• "In such affairs, Alexey Fyodorovitch, in such affairs, the chief thing i_onour and duty and something higher- I don't know what but higher perhap_ven than duty. I am conscious of this irresistible feeling in my heart, an_t compels me irresistibly. But it may all be put in two words. I've alread_ecided, even if he marries that- creature," she began solemnly, "whom _ever, never can forgive, even then I will not abandon him. Henceforward _ill never, never abandon him!" she cried, breaking into a sort of pale, hysterical ecstasy. "Not that I would run after him continually, get in hi_ay and worry him. Oh, no! I will go away to another town- where you like- bu_ will watch over him all my life- I will watch over him all my lif_nceasingly. When he becomes unhappy with that woman, and that is bound t_appen quite soon, let him come to me and he will find a friend, a sister… Only a sister, of course, and so for ever; but he will learn at least tha_hat sister is really his sister, who loves him and has sacrificed all he_ife to him. I will gain my point. I will insist on his knowing me confidin_ntirely in me, without reserve," she cried, in a sort of frenzy. "I will be _od to whom he can pray- and that, at least, he owes me for his treachery an_or what I suffered yesterday through him. And let him see that all my life _ill be true to him and the promise I gave him, in spite of his being untru_nd betraying me. I will- I will become nothing but a means for his happiness, or- how shall I say?- an instrument, a machine for his happiness, and that fo_y whole life, my whole life, and that he may see that all his life! That's m_ecision. Ivan Fyodorovitch fully approves me."
  • She was breathless. She had perhaps intended to express her idea with mor_ignity, art and naturalness, but her speech was too hurried and crude. It wa_ull of youthful impulsiveness, it betrayed that she was still smarting fro_esterday's insult, and that her pride craved satisfaction. She felt thi_erself. Her face suddenly darkened, an unpleasant look came into her eyes.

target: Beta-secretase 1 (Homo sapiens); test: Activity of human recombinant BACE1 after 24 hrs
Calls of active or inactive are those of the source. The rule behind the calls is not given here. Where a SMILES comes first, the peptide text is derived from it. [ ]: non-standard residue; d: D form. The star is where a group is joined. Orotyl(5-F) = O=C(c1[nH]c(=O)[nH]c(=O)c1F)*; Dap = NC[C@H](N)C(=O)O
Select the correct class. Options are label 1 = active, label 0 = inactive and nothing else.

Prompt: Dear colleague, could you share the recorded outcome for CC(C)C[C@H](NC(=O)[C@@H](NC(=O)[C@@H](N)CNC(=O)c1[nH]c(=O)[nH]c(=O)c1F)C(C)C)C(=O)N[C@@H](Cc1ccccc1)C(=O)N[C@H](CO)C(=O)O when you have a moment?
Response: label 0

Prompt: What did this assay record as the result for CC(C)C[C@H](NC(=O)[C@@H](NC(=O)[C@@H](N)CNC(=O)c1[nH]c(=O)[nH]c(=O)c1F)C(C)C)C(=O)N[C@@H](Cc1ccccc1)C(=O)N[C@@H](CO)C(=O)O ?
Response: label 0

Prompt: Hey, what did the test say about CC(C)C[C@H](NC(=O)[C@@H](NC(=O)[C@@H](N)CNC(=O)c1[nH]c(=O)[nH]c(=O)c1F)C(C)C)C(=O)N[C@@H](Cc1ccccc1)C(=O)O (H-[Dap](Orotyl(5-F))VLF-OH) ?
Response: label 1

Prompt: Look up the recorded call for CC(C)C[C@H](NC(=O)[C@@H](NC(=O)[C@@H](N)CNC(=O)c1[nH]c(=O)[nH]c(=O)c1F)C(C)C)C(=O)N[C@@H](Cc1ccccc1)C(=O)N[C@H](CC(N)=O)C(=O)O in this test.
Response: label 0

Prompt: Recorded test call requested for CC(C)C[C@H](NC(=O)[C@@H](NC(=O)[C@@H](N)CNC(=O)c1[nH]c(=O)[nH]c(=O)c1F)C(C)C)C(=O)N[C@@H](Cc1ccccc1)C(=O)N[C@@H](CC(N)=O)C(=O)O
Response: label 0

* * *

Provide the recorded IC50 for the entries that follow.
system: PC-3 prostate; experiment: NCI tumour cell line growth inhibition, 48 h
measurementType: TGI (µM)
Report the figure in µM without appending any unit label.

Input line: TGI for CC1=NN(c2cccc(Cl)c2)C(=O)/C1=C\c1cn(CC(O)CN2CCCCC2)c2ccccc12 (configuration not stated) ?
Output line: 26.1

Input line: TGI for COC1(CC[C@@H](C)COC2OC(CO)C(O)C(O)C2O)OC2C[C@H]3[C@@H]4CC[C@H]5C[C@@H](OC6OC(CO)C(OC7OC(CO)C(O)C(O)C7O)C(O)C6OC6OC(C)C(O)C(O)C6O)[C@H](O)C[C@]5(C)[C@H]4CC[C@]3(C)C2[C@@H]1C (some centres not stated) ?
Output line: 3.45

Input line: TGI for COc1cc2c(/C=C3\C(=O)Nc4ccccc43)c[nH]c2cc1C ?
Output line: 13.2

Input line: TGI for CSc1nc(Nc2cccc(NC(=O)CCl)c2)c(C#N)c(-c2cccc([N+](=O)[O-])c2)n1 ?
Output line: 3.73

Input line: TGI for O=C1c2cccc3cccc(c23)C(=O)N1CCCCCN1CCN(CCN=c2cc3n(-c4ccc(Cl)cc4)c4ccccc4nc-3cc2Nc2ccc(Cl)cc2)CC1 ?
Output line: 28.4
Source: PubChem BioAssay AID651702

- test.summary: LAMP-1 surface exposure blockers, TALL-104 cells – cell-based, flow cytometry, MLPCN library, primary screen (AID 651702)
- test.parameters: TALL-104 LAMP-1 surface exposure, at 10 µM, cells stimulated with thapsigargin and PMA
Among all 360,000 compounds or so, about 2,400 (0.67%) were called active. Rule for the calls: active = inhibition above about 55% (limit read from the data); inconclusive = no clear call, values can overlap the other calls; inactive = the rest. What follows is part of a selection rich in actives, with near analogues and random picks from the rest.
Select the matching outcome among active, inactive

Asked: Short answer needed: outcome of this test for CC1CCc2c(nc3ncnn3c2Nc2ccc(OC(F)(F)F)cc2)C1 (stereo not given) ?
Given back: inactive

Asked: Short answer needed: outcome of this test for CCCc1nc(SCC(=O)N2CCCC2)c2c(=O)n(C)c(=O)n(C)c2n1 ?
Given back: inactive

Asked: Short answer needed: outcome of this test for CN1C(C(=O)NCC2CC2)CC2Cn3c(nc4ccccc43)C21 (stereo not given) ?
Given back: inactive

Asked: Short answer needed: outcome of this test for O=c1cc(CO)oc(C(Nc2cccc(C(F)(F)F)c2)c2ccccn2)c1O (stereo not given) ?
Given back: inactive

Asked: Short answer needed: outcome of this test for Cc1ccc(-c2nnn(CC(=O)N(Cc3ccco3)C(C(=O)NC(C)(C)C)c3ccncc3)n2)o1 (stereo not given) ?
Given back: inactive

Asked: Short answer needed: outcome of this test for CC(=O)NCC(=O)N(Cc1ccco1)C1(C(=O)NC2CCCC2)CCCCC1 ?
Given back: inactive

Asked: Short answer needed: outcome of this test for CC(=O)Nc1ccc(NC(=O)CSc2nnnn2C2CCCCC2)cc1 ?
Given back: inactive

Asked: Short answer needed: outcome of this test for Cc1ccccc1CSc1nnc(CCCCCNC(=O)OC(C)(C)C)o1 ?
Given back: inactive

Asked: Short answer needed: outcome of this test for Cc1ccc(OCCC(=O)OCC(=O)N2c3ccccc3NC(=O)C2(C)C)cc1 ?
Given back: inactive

• Alyosha at once saw it and felt a pang of sympathy. His brother Ivan made i_orse by adding:
  • "I've only expressed my own view," he said. "From anyone else, this would hav_een affected and over-strained, but from you- no. Any other woman would hav_een wrong, but you are right. I don't know how to explain it, but I see tha_ou are absolutely genuine and, therefore, you are right."
  • "But that's only for the moment. And what does this moment stand for? Nothin_ut yesterday's insult." Madame Hohlakov obviously had not intended t_nterfere, but she could not refrain from this very just comment.
  • "Quite so, quite so," cried Ivan, with peculiar eagerness, obviously annoye_t being interrupted, "in anyone else this moment would be only due t_esterday's impression and would be only a moment. But with Katerin_vanovna's character, that moment will last all her life. What for anyone els_ould be only a promise is for her an everlasting burdensome, grim perhaps, but unflagging duty. And she will be sustained by the feeling of this dut_eing fulfilled. Your life, Katerina Ivanovna, will henceforth be spent i_ainful brooding over your own feelings, your own heroism, and your ow_uffering; but in the end that suffering will be softened and will pass int_weet contemplation of the fulfilment of a bold and proud design. Yes, prou_t certainly is, and desperate in any case, but a triumph for you. And th_onsciousness of it will at last be a source of complete satisfaction and wil_ake you resigned to everything else."
  • This was unmistakably said with some malice and obviously with intention; eve_erhaps with no desire to conceal that he spoke ironically and with intention.
  • "Oh, dear, how mistaken it all is!" Madame Hohlakov cried again.
  • "Alexey Fyodorovitch, you speak. I want dreadfully to know what you will say!"
  • cried Katerina Ivanovna, and burst into tears. Alyosha got up from the sofa.
  • "It's nothing, nothing!" she went on through her tears. "I'm upset, I didn'_leep last night. But by the side of two such friends as you and your brothe_ still feel strong- for I know you two will never desert me."